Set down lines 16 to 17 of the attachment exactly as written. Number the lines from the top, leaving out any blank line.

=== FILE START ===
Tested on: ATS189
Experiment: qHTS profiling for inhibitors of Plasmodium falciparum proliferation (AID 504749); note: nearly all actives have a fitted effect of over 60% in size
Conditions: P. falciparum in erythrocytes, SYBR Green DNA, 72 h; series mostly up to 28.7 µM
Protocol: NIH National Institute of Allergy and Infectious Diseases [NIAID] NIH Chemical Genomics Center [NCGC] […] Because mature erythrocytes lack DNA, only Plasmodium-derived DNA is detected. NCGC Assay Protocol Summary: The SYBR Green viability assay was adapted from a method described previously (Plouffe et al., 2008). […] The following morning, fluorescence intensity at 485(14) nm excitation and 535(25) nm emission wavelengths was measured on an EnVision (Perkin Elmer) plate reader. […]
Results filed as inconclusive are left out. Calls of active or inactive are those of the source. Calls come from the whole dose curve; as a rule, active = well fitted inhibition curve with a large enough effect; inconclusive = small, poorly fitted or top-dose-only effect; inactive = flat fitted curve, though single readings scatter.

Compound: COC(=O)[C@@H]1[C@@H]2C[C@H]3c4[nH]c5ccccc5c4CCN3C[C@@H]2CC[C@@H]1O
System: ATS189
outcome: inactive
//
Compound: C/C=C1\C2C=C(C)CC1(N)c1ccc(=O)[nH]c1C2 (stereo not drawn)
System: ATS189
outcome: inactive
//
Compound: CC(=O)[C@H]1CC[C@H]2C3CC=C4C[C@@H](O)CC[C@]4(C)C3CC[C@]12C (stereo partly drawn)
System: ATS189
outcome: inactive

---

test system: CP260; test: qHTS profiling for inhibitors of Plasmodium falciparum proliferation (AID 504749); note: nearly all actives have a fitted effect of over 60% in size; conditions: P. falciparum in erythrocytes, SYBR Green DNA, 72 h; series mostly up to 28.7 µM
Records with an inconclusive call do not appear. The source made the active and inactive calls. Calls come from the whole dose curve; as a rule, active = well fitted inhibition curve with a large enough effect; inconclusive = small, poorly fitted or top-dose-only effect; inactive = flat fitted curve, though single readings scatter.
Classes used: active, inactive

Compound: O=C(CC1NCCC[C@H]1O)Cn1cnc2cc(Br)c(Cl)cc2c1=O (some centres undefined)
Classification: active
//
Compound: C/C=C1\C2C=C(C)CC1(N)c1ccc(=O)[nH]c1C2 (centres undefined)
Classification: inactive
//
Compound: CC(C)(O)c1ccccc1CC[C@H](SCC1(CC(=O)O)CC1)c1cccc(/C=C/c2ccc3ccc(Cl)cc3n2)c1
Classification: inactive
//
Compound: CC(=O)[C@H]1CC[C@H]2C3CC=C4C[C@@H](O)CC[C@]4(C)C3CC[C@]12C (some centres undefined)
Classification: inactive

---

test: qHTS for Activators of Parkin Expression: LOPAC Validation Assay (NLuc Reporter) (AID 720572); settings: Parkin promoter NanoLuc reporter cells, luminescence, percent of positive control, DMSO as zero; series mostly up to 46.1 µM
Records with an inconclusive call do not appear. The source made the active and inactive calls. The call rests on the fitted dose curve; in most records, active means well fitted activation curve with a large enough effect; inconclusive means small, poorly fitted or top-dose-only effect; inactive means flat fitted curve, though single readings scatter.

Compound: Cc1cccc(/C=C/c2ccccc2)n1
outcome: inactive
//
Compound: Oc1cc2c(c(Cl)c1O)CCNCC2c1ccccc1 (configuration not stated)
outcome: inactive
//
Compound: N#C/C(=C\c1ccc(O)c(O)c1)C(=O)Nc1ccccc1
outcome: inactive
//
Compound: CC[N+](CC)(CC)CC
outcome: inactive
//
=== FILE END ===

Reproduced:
outcome: inactive

---